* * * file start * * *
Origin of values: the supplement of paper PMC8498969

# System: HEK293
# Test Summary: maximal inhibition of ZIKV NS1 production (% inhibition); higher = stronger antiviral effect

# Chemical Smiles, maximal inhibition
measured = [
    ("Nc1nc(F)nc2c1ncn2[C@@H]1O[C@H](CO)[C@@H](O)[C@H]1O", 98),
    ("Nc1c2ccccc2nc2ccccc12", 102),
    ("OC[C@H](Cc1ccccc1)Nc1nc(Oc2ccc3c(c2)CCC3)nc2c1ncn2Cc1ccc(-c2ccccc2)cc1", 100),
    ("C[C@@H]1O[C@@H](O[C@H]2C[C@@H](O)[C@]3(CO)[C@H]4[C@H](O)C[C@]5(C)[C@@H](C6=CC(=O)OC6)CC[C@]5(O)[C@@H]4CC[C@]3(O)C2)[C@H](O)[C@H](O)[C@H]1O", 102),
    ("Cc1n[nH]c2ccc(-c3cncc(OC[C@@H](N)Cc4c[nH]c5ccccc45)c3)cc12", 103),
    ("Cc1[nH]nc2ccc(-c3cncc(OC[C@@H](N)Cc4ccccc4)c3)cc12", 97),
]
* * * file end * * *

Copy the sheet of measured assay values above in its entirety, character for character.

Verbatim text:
Origin of values: the supplement of paper PMC8498969

# System: HEK293
# Test Summary: maximal inhibition of ZIKV NS1 production (% inhibition); higher = stronger antiviral effect

# Chemical Smiles, maximal inhibition
measured = [
    ("Nc1nc(F)nc2c1ncn2[C@@H]1O[C@H](CO)[C@@H](O)[C@H]1O", 98),
    ("Nc1c2ccccc2nc2ccccc12", 102),
    ("OC[C@H](Cc1ccccc1)Nc1nc(Oc2ccc3c(c2)CCC3)nc2c1ncn2Cc1ccc(-c2ccccc2)cc1", 100),
    ("C[C@@H]1O[C@@H](O[C@H]2C[C@@H](O)[C@]3(CO)[C@H]4[C@H](O)C[C@]5(C)[C@@H](C6=CC(=O)OC6)CC[C@]5(O)[C@@H]4CC[C@]3(O)C2)[C@H](O)[C@H](O)[C@H]1O", 102),
    ("Cc1n[nH]c2ccc(-c3cncc(OC[C@@H](N)Cc4c[nH]c5ccccc45)c3)cc12", 103),
    ("Cc1[nH]nc2ccc(-c3cncc(OC[C@@H](N)Cc4ccccc4)c3)cc12", 97),
]